In addition, the particular arrangement of the burner and the reactor vessel and, particularly, the arrangement of the reactor vessel and the catalyst means, as discussed above, ensures that the entire system can be made very compact and thus installed in a very small or narrow engine compartment of an associated automobile.

The above and other objects, features and advantages of the present invention will be made more apparent by the following description with reference to the accompanying drawings.

BRIEF DESCRIPTION OF THE DRAWINGS

FIG. 1 is a partly diagrammatic, sectional side view of an embodiment of the fuel reforming system according to the present invention and an associated internal combustion engine;

FIG. 2 is a fragmentary sectional side view of the fuel reforming system diagrammatically showing the flows of rich air-fuel mixture and a secondary air in a vortex combustion type burner and a reactor vessel shown in FIG. 1;

FIG. 3 is a view similar to FIG. 1 but illustrates a modification of the fuel reforming system shown in FIG. 1; and

FIG. 4 is a diagrammatic illustration of an internal combustion engine associated with the fuel reforming system of the present invention and having an intake system modified from that shown in FIG. 1.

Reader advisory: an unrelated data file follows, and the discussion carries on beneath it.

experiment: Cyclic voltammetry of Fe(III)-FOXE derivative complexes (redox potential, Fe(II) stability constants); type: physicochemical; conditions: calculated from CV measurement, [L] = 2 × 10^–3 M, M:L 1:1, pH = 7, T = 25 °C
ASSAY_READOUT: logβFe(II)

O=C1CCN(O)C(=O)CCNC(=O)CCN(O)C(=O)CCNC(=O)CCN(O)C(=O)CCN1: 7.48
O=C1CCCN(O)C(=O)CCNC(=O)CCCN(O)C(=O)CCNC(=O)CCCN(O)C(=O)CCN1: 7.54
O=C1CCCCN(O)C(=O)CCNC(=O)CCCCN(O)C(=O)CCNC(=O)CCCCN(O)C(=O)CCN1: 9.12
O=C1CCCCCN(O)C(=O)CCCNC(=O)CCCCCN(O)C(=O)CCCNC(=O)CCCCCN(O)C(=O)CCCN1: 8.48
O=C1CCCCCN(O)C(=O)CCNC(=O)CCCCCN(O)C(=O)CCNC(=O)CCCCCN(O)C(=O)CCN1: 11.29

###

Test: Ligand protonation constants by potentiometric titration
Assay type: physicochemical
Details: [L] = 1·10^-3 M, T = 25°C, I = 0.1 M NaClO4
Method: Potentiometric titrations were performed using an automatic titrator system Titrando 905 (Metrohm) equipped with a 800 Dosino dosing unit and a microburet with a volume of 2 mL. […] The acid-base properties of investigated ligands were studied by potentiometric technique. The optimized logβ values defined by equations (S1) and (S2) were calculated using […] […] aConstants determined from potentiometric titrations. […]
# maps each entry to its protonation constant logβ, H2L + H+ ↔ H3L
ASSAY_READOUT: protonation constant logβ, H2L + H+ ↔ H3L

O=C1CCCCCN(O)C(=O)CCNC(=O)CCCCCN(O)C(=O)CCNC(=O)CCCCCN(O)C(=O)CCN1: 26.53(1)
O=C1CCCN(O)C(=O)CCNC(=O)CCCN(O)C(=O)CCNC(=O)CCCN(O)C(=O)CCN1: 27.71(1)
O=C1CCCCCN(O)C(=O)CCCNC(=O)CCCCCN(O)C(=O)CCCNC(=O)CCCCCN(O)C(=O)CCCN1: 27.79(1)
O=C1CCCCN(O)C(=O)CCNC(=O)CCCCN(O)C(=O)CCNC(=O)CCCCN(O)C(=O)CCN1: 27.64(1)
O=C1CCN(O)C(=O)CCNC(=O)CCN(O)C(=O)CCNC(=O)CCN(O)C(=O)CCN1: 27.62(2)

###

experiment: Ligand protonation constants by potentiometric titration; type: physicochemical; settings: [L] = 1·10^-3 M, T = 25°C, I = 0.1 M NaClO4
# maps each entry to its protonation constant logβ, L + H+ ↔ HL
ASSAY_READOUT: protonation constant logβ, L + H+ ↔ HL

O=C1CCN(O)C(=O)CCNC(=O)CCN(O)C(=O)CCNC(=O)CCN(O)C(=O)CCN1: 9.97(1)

DESCRIPTION OF PREFERRED EMBODIMENTS

Referring to FIG. 1, a preferred embodiment of the fuel reforming system according to the present invention is generally indicated by 100 and designed to be used with an internal combustion engine generally indicated by 10. The engine 10 is shown as being of the type that comprises a cylinder 12, cylinder head 14 mounted on the top of the cylinder 12, a piston 16 reciprocally mounted in the cylinder 12 and cooperating with the cylinder 12 and the cylinder head 14 to define a combustion chamber 18, intake and exhaust ports 20 and 22 formed in the cylinder head 14, and intake and exhaust valves 24 and 26 movably mounted on the cylinder head 14 to control the communication of the intake and exhaust ports 20 and 22 with the combustion chamber 18. An intake pipe 30 extends between an air filter 32 and the intake port 20. A throttle valve 34 is pivotally mounted in the intake pipe 30 and operatively connected to an acceleration pedal (not shown) of an associated automobile by any conventional mechanical connecting means such as a link mechanism (not shown). The intake pipe 30 has an expanded or bulged portion 36 disposed downstream of the throttle valve 34 and defining therein a mixing chamber 38 for the purpose to be made apparent later.